Administration, Financial Planning, SMSF

Incapacity measure misunderstood

SMSF and incapacity

An ordinary power of attorney will not provide a proper solution for an SMSF when a member suffers from mental incapacity.

A superannuation lawyer has highlighted the fact a standard power of attorney by itself is not a solution for an SMSF when a trustee suffers from mental incapacity.

“A lot of people will say to you, and they won’t even blink when they suggest it, is [we’ve managed trustee incapacity because] we’ve got a power of attorney [in place]. The critical thing in a financial planning context is that a power of attorney itself is completely useless,” View Legal director Matthew Burgess told attendees at SMSF Professionals Day 2023, co-hosted by selfmanagedsuper and Accurium, in Brisbane last week.

“What a power of attorney does is fine when it is made, but it ends instantaneously in the event of incapacity.”

Burgess advised practitioners only an enduring power of attorney will allow a nominated individual to act on behalf of an SMSF trustee when they are experiencing mental incapacity.

“An incapacity event will generally trigger the ability to exercise an enduring power of attorney,” he said.

While he acknowledged having an enduring power of attorney in place will offer a solution for trustee incapacity, he warned it was not an appropriate tool to address all estate planning situations.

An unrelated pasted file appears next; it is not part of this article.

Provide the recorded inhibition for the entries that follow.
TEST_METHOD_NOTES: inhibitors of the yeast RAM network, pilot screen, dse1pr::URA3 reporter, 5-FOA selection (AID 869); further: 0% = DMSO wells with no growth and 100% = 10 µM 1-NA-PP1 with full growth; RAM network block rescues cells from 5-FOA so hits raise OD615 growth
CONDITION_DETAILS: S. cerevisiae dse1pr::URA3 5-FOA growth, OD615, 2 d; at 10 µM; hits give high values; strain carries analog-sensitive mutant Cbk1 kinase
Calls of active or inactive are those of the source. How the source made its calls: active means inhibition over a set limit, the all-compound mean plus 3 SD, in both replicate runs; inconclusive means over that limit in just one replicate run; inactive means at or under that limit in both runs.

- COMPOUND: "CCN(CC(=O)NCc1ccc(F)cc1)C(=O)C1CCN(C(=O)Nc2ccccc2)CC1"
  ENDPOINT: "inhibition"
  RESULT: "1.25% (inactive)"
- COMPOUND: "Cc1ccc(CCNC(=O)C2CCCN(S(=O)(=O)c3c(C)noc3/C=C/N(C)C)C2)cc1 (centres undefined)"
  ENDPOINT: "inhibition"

“An enduring power of attorney ends instantaneously upon an SMSF member’s death. We’ve probably had a dozen war stories over the last little while where people have been running around post a member’s death with an enduring power of attorney purporting to exercise the distribution of assets, the withdrawal of funds out of the SMSF or whatever it might be,” he revealed.

He suggested these situations mean advisers and their SMSF clients need to go beyond a comprehensive knowledge of the fund’s trust deed to put a proper estate planning strategy in place.

“It is an area where we encourage you to not just read the deed but actually go back to the legislation as well because the legislation is very, very particular about how these things work,” he said.

Matthew Burgess will be covering this topic in greater detail at SMSF Professionals Day 2023 in Melbourne on 1 June and Sydney on 8 June. To register for the event, please visit

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